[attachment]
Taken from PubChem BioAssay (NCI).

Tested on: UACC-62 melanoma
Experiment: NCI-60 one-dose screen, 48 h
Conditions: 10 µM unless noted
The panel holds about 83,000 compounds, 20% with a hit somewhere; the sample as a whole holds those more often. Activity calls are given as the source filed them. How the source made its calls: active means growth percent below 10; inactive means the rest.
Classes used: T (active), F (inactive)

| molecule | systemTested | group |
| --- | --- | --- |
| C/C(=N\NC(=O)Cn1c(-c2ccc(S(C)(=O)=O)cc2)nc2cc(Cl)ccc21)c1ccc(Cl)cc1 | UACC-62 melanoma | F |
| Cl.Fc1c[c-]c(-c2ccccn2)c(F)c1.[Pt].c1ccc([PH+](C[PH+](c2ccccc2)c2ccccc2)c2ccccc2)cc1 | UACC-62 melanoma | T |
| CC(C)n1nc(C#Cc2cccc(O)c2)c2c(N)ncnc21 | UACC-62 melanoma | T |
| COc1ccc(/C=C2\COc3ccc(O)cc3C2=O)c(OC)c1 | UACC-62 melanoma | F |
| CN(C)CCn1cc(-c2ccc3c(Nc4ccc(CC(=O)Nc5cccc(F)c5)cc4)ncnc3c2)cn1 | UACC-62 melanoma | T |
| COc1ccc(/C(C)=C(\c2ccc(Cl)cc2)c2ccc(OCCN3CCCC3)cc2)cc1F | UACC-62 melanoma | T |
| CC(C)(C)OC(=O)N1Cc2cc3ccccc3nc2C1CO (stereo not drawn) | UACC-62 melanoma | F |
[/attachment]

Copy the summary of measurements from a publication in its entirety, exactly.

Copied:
Taken from PubChem BioAssay (NCI).

Tested on: UACC-62 melanoma
Experiment: NCI-60 one-dose screen, 48 h
Conditions: 10 µM unless noted
The panel holds about 83,000 compounds, 20% with a hit somewhere; the sample as a whole holds those more often. Activity calls are given as the source filed them. How the source made its calls: active means growth percent below 10; inactive means the rest.
Classes used: T (active), F (inactive)

| molecule | systemTested | group |
| --- | --- | --- |
| C/C(=N\NC(=O)Cn1c(-c2ccc(S(C)(=O)=O)cc2)nc2cc(Cl)ccc21)c1ccc(Cl)cc1 | UACC-62 melanoma | F |
| Cl.Fc1c[c-]c(-c2ccccn2)c(F)c1.[Pt].c1ccc([PH+](C[PH+](c2ccccc2)c2ccccc2)c2ccccc2)cc1 | UACC-62 melanoma | T |
| CC(C)n1nc(C#Cc2cccc(O)c2)c2c(N)ncnc21 | UACC-62 melanoma | T |
| COc1ccc(/C=C2\COc3ccc(O)cc3C2=O)c(OC)c1 | UACC-62 melanoma | F |
| CN(C)CCn1cc(-c2ccc3c(Nc4ccc(CC(=O)Nc5cccc(F)c5)cc4)ncnc3c2)cn1 | UACC-62 melanoma | T |
| COc1ccc(/C(C)=C(\c2ccc(Cl)cc2)c2ccc(OCCN3CCCC3)cc2)cc1F | UACC-62 melanoma | T |
| CC(C)(C)OC(=O)N1Cc2cc3ccccc3nc2C1CO (stereo not drawn) | UACC-62 melanoma | F |